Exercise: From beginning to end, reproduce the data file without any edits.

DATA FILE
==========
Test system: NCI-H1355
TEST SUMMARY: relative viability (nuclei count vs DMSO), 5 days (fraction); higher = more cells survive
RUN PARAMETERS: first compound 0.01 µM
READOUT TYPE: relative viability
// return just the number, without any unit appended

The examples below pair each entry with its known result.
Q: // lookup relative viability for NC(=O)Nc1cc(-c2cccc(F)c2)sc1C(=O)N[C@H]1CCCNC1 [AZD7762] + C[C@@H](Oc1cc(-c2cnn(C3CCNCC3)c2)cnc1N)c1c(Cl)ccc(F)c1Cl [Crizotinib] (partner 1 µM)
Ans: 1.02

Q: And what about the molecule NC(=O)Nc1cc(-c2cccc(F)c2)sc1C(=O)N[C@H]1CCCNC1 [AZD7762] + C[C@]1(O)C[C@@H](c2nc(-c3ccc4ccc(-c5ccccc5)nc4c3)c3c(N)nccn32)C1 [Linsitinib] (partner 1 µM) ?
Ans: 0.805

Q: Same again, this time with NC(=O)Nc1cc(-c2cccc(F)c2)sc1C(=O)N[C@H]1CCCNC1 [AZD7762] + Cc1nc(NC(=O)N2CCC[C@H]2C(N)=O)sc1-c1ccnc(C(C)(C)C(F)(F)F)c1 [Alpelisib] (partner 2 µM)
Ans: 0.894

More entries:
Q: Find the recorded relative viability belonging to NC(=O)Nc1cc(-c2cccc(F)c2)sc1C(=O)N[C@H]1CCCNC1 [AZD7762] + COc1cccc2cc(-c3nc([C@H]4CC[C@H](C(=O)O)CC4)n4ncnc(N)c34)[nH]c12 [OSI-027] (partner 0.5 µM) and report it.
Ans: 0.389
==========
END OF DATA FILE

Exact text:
Test system: NCI-H1355
TEST SUMMARY: relative viability (nuclei count vs DMSO), 5 days (fraction); higher = more cells survive
RUN PARAMETERS: first compound 0.01 µM
READOUT TYPE: relative viability
// return just the number, without any unit appended

The examples below pair each entry with its known result.
Q: // lookup relative viability for NC(=O)Nc1cc(-c2cccc(F)c2)sc1C(=O)N[C@H]1CCCNC1 [AZD7762] + C[C@@H](Oc1cc(-c2cnn(C3CCNCC3)c2)cnc1N)c1c(Cl)ccc(F)c1Cl [Crizotinib] (partner 1 µM)
Ans: 1.02

Q: And what about the molecule NC(=O)Nc1cc(-c2cccc(F)c2)sc1C(=O)N[C@H]1CCCNC1 [AZD7762] + C[C@]1(O)C[C@@H](c2nc(-c3ccc4ccc(-c5ccccc5)nc4c3)c3c(N)nccn32)C1 [Linsitinib] (partner 1 µM) ?
Ans: 0.805

Q: Same again, this time with NC(=O)Nc1cc(-c2cccc(F)c2)sc1C(=O)N[C@H]1CCCNC1 [AZD7762] + Cc1nc(NC(=O)N2CCC[C@H]2C(N)=O)sc1-c1ccnc(C(C)(C)C(F)(F)F)c1 [Alpelisib] (partner 2 µM)
Ans: 0.894

More entries:
Q: Find the recorded relative viability belonging to NC(=O)Nc1cc(-c2cccc(F)c2)sc1C(=O)N[C@H]1CCCNC1 [AZD7762] + COc1cccc2cc(-c3nc([C@H]4CC[C@H](C(=O)O)CC4)n4ncnc(N)c34)[nH]c12 [OSI-027] (partner 0.5 µM) and report it.
Ans: 0.389